A cappuccino is a type of coffee drink.
It is an espresso-based coffee drink traditionally prepared with steamed milk foam (microfoam).
As cappuccino is defined today, in addition to a double shot of espresso, the most important factors in preparing a cappuccino are the texture and temperature of the milk. When a barista steams the milk for a cappuccino, microfoam is created by introducing very tiny bubbles of air into the milk, giving the milk a velvety texture. The traditional cappuccino consists of a single espresso, on which the barista pours the hot foamed milk, resulting in a 2 cm (3⁄4 in) thick milk foam on top.
Cappuccino is made in a steam-producing espresso machine.
Cappuccino is traditionally served in 150 to 180 ml (5 to 6 oz) cups.
A skilled barista may obtain artistic shapes while pouring the milk on the top of the espresso coffee.
Cappuccino takes its name from the Capuchin friars: the color of the espresso mixed with frothed milk was similar to the color of the Capuchin robe.
The Capuchin friars are members of the larger Franciscan orders of monks, and their order was founded in the 16th century in Italy. They were renowned for their missionary work among the poor, as well as their dedication to extreme austerity, poverty, and simplicity.
Cappuccino comes from the coffee beverage “Kapuziner” which appeared for the first time in the Viennese coffee houses in the 1700s. It was made as coffee with cream and sugar or coffee with cream, spices and sugar. For this version was used whipped cream.
The actual cappuccino was invented in Italy. It was first made in the early 1900a, shortly after the popularization of the espresso machine in 1901.
The first record of the cappuccino was in the 1930s.
Cappuccino gradually became popular in cafes and restaurants across the country. At this time, espresso machines were complicated and bulky, so they were limited to specialized cafes and were operated solely by baristi.
Espresso machines became widespread only during the 1950s and made from espresso and frothed milk (although far from the quality of “microfoam” steamed milk today).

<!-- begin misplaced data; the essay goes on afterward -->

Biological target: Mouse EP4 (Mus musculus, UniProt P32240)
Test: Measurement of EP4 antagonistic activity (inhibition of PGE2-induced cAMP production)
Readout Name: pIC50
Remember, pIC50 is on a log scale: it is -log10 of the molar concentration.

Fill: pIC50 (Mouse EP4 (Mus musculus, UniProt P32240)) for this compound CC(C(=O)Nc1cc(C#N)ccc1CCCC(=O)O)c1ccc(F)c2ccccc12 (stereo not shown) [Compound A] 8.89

As the espresso machines improved, so did the dosing of coffee and the heating of the milk.
In the United Kingdom, espresso coffee initially gained popularity in the form of the cappuccino, influenced by the British custom of drinking coffee with milk, the desire for a longer drink to preserve the café as a destination, and the exotic texture of the beverage.
In the United States, cappuccino spread alongside espresso in Italian American neighborhoods, such as Boston’s North End, New York’s Little Italy, and San Francisco’s North Beach.
New York City‘s Caffe Reggio (founded 1927) claims to have introduced cappuccino to the United States, while San Francisco‘s Caffe Trieste (founded 1956) claims to have introduced it to the west coast.
However, the cappuccino only began to become popular in the US in the 1980s. In the 1990s, the introduction of cafe culture (and higher-priced drinks which correlated to the longer use of a seat in the coffee shop) made cappuccinos, lattes and similar drinks a big hit in the US. More recently, they finally appeared elsewhere in the world, largely due to Starbucks.
The largest cup of cappuccino contains 4,250 liters (934.87 UK gal; 1,122 US gal) and was prepared by Altoga (Italy) at the Fiera Milano Fairground, in Rho, Milan, Italy, on 20 October 2013. No of participants: 33 No coffee machines: 9 with 3 brewing groups Begin preparation at 3:30 am End preparation at 13:30 pm.
The most cappuccinos made in one hour is 420, and was achieved by Liza Thomas (Australia) at Bribie Island RSL club in Bongaree, Queensland, Australia, on 9 December 2018.
The most cappuccinos made in one hour by a team is 2,231 and was achieved by staff of J J Darboven (Poland) in Sopot, Poland, on 29 August 2015.